It used to be Naomi Osaka, now weeks later there is a tearful Simon Byles. The two biggest names in the sport have publicly revealed that they are struggling with their mental health. And they can be a catalyst for wider change.
On Tuesday, superstar American gymnast Biles was stunned at the Tokyo Olympics when he withdrew from the women’s team final, saying: “I have to do well for myself and focus on my mental health and my health and my Don’t endanger your health. “
The 24-year-old had already indicated that she was feeling overwhelmed in the Japanese capital, writing on Instagram: “I really feel like sometimes the weight of the world is on my shoulders.”
His participation in the rest of the Olympics is also uncertain.
Within hours, sympathy was expressed on social media for Bailes, an already four-time Olympic gold medalist, who is beyond sport.
Writing on Twitter, UNICEF Executive Director Henrietta H. Four thanked Byles for “being a role model and showing the world that it’s okay to prioritize your mental health.”
Also on Tuesday, Osaka – which lit the Olympic flag at the opening ceremony – suffered a shock exit from tennis.
As one of the faces of domestic hope and sports, the 23-year-old said there was “a lot of pressure”.
The Japanese returned just two months after the game to reveal that they were depressed.
Byles and Osaka, who are only seven months old, are by no means the only young athletes in the public eye.
At Wimbledon earlier this month, 18-year-old Emma Radukano of Britain came out of nowhere to reach the fourth round, only to retire from the match, previously described as having “breathing difficulties”.
“The whole experience came with me,” the young man later said.
It’s not just young women. Following Radukano’s explanation, England and Manchester United forward Marcus Rashford said he had a similar problem when he was a teenager.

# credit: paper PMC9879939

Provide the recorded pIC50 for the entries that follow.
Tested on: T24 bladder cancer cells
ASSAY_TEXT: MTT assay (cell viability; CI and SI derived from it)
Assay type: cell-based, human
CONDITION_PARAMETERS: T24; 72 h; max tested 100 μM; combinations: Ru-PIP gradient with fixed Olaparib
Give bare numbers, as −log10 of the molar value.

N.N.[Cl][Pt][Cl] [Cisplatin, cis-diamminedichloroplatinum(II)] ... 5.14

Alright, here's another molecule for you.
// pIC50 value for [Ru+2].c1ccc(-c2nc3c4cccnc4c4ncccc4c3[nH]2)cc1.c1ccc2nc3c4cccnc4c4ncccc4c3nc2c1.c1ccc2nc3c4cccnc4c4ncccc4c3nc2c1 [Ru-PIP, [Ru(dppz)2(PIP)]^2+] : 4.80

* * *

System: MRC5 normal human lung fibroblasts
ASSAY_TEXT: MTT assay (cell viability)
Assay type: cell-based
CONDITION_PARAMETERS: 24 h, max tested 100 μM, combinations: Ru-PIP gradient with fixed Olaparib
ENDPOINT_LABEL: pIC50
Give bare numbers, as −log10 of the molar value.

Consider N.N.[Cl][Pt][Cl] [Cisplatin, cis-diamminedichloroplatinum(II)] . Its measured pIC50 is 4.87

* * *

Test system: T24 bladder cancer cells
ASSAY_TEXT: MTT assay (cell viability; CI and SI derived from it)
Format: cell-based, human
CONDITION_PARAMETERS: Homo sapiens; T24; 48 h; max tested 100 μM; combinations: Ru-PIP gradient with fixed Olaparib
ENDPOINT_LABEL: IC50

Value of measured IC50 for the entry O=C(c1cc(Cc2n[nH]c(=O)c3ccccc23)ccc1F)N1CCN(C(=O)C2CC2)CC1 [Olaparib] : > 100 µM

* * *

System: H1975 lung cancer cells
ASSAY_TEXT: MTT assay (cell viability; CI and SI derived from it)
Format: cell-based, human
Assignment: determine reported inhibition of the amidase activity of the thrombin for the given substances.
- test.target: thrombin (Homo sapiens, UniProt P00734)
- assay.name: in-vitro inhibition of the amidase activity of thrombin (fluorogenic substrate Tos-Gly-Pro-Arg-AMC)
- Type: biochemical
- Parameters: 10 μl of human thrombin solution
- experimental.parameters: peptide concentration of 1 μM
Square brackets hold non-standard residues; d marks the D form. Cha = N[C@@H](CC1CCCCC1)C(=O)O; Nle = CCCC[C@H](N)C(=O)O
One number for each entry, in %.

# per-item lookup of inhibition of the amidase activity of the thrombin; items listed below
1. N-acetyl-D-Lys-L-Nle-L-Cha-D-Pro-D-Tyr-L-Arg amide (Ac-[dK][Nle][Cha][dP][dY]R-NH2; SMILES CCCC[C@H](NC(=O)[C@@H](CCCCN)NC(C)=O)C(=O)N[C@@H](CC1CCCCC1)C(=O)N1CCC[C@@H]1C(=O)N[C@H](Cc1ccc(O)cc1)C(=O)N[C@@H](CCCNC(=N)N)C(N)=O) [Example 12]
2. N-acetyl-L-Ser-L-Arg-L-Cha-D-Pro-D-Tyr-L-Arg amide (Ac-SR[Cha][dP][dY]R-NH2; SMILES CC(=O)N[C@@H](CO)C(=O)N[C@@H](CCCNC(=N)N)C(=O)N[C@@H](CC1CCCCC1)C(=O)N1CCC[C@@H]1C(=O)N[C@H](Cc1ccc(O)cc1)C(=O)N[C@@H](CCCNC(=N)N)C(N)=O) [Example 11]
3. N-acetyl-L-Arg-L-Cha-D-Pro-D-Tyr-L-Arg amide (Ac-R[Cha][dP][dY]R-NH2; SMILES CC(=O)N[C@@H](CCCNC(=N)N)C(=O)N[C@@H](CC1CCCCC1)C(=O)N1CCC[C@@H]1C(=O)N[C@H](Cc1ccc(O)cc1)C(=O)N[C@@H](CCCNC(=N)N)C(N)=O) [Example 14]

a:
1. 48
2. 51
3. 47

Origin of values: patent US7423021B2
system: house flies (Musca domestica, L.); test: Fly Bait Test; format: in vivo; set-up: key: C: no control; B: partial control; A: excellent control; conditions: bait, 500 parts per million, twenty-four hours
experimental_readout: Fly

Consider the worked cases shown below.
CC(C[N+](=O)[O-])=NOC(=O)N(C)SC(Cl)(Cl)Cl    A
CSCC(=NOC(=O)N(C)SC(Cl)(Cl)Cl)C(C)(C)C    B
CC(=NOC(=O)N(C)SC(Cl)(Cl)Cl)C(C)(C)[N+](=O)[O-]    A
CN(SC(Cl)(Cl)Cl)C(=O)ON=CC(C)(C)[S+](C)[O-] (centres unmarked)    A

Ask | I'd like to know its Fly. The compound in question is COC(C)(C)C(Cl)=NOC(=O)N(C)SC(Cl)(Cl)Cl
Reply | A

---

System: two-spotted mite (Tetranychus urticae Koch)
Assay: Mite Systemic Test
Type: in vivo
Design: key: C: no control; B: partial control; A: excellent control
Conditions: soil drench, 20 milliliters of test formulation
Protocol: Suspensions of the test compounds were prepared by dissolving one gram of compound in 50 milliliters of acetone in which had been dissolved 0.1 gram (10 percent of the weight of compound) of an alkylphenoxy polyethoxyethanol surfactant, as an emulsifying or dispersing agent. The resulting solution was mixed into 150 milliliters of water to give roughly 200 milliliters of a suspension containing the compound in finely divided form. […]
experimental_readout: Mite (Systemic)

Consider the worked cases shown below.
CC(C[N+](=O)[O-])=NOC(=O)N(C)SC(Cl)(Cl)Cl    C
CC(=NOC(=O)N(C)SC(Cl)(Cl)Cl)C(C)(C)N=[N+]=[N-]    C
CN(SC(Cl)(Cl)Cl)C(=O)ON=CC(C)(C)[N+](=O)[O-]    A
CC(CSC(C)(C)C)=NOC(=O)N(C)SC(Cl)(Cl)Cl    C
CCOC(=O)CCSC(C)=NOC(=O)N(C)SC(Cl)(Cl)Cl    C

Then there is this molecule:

In 2018, NBA star Kevin Love said he suffered a concussion during a match, while Olympic swimming great Michael Phelps and England cricketer Marcus Trescott have also openly documented their mental turmoil. ۔
Julie Ann Tolberg, a sports psychologist and sports journalism expert at Monash University in Australia, told AFP: “Mental health has long been a major cause of poor performance in high-pressure sports such as the Olympic Games. Spread out. “
“However, the players are now willing to talk openly about their pressure,” he said.
Tolberg said people are struggling with “performance anxiety” in every area of life, and that is why people around the world are living in intermittent lockdown during the Corona virus epidemic.
“But people are more willing to talk about it (mental health) now,” he said.
“We are offered support networks all the time, we are encouraged to get help, and people are now taking these options because if they know in their workplace that they are struggling, they They are not afraid of the consequences. “
Tolberg said the unusual anti-virus measures faced by athletes at the Tokyo Games, where they are mostly confined to the Olympic Village, undoubtedly hit hard on rivals.
“I think the Olympic Village bubble is having a big impact on the athletes,” he said.
“They were able to go out and party after their events, but now they are not able to do so for the first time in recent history.”
Katie Camker, a clinical psychologist at the Center for Addiction and Mental Health in Toronto, said Bills’ admission would help “normalize conversation.”
“Athletics has always been in the world, with an emphasis on being physically fit and mentally fit,” he told CBC / Radio-Canada.
“And it can continue to be a kind of silent suffering and isolation.”
Eliasson, a three-time Olympic gold medalist and a former Bliss teammate, said Byles had been under a lot of pressure over the months leading up to Tox because of the expected weight.
“Humans have a lot, that’s all they can take,” Rasman told American television.
The 27-year-old, who retired last year, has raised doubts about what kind of psychological support has been provided to Byles and other American athletes.
“When I was training, we didn’t really have the resources to talk about our mental health or how to understand it,” Raisan told ESPN.
“We need to ask organizations like USA Gymnastics and the United States Olympic Committee: what are you doing to help your athletes and how can we stop athletes from realizing that they are struggling so much? Can’t they finish the contest? “
Copyright AFP. All rights reserved.